Reflection Paper on Walter Ong’s Orality and Literacy

Posted: June 13, 2016 in Book and Article Reviews
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What is a “second orality” and what good things are recovered in the shift back to a culture of orality? What do you think Ong’s word of advice would be for the contemporary church culture?

Primary orality is a culture prior to adapting the language to the medium of literacy (i.e. writing, print, etc.).  The wisdom of the ages is passed down through oral communication rather than written communication.  As such, mnemonic devices are utilized in order for the content to be properly passed on to the next generation.  Narratives have this quality about them because they allow for wisdom to be passed on in easily memorized ways.  As such, primary oral cultures tend to be very conservative.  Otherwise, creativity with traditions threatens the loss of wisdom and cultural narrative.

Primary orality also creates unity and community.  As Ong explains, listening to a speaker an audience becomes unified with each other and the speaker.  However, if the audience moves to reading a handout, each person retreats within themselves and becomes isolated from others.  As such, spoken words bring about connection and relationship.  Written words create individuals that have retreated to their interiors.

There is also a significant distinction between language that is written and spoken.  Written words are more analytical, especially because they have the power to recall prior knowledge via texts.  Oral cultures did not have that luxury and are more conservative because of that fact.  They continue to aggregate knowledge rather than dissect it.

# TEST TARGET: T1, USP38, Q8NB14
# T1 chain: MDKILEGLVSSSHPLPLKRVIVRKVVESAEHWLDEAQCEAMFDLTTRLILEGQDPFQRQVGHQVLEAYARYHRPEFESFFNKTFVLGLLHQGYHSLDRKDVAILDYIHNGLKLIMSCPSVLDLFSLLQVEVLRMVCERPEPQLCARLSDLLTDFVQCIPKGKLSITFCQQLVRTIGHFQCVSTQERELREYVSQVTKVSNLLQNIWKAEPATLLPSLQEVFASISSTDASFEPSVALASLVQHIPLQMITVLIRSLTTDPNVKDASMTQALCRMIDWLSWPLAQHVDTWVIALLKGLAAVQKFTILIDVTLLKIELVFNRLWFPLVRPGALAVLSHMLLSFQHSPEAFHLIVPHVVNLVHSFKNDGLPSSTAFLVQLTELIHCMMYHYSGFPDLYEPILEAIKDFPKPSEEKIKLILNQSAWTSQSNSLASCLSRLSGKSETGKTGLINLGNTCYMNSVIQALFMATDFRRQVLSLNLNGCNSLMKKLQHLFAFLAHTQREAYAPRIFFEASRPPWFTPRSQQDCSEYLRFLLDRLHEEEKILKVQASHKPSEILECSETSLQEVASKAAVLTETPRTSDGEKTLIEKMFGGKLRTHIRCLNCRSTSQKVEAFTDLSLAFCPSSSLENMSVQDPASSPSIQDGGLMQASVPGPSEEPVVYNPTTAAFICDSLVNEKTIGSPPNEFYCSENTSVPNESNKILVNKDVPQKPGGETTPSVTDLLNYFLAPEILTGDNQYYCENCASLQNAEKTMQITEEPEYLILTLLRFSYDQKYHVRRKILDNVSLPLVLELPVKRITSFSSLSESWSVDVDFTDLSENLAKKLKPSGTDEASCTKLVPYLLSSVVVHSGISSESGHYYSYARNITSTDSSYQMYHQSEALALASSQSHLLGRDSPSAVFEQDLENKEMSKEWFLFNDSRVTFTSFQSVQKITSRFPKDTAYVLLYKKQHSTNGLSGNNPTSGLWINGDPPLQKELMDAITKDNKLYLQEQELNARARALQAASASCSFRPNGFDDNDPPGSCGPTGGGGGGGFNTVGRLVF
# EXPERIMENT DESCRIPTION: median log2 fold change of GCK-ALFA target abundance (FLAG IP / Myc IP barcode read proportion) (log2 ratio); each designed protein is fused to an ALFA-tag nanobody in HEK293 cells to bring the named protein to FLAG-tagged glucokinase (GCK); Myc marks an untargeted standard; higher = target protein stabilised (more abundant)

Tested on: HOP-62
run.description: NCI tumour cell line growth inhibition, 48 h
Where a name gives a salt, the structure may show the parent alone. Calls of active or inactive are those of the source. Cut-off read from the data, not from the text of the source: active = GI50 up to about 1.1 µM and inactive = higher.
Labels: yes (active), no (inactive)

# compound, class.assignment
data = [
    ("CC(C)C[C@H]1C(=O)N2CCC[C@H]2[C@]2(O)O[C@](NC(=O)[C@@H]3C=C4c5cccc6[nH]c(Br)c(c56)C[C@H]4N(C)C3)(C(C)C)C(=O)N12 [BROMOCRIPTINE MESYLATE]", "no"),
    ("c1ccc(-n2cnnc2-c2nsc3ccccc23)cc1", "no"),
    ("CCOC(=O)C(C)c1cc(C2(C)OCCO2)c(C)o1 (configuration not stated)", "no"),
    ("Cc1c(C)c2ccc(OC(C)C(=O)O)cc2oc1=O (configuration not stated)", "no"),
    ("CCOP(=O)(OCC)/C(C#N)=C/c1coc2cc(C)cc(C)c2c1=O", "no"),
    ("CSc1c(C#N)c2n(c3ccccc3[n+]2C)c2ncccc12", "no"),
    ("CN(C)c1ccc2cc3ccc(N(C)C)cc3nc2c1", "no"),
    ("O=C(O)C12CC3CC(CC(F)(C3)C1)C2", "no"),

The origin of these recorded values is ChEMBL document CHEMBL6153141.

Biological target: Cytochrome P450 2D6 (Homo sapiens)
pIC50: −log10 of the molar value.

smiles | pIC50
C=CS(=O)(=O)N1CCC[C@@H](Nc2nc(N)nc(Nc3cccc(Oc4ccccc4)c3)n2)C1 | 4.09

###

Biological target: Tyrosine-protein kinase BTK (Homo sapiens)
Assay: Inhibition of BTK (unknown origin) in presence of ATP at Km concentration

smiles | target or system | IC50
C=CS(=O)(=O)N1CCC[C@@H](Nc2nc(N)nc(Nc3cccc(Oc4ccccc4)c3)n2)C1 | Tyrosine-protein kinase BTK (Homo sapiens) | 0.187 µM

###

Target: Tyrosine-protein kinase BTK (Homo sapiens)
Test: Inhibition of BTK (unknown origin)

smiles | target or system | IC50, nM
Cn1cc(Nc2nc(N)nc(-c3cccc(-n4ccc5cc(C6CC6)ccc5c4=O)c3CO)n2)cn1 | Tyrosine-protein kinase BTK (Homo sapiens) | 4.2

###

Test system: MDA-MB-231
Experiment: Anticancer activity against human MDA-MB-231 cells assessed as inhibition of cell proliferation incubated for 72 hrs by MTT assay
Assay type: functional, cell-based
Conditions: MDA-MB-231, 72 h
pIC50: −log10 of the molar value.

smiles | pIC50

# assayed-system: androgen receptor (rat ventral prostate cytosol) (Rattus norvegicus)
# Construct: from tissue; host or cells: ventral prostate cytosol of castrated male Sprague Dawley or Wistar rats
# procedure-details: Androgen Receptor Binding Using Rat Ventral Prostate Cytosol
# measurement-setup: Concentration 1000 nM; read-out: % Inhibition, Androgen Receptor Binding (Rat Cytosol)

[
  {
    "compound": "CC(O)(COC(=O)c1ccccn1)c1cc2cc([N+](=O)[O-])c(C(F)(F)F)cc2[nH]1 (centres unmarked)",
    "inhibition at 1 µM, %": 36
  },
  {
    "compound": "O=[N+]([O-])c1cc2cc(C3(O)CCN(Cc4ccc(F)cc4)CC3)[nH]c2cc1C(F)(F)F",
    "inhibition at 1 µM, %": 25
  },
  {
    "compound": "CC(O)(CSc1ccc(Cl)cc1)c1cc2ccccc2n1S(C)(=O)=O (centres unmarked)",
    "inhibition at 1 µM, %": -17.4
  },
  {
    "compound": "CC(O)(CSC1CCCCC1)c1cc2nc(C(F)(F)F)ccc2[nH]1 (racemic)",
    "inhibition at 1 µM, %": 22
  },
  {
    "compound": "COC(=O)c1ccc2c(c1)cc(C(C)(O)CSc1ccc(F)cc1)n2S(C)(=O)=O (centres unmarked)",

Ong makes a distinction between purely oral culture and secondary orality: “… I style the orality of a culture totally untouched by knowledge of writing or print, ‘primary orality’. It is ‘primary’ by contrast with the ‘secondary orality’ of present-day high-technology culture, in which a new orality is sustained by telephone, radio, television, and other electronic devices that depend for their existence and functioning on writing and print” (11).  Secondary orality is a culture that is recovering or maintins some of the vestiges of primary orality post-literacy.  Post-modernism, in many respects, has helped our culture make this shift, especially with the current dominance of images through media like television.

It seems to me that one of the natural places where a secondary orality has recovered or maintained vestiges of primary oral cultures is through the utilization of narratives.  Granted, the narratives employed today are different, especially in looking at the characters of the story.  Characters today are not flat stereotypes, but contain much complexity.  However, narratives are again taking a place of prominence in discussions about culture.  For instance, narrative preaching has strongly developed within the last thirty years.  Language as a deconstructing tool has also shifted (in some ways) toward using it to construct meaning through narratives.

Also, audio-visual technologies have created a shift that resembles more an oral culture.  Although we often see words through these technologies, there is also a great deal of emphasis on sound for the determination of meaning.  For instance, television creates dialogue between characters that is overheard rather than read.  The sounds create meaning for the audience, which goes beyond the visualization of the term that typifies literature.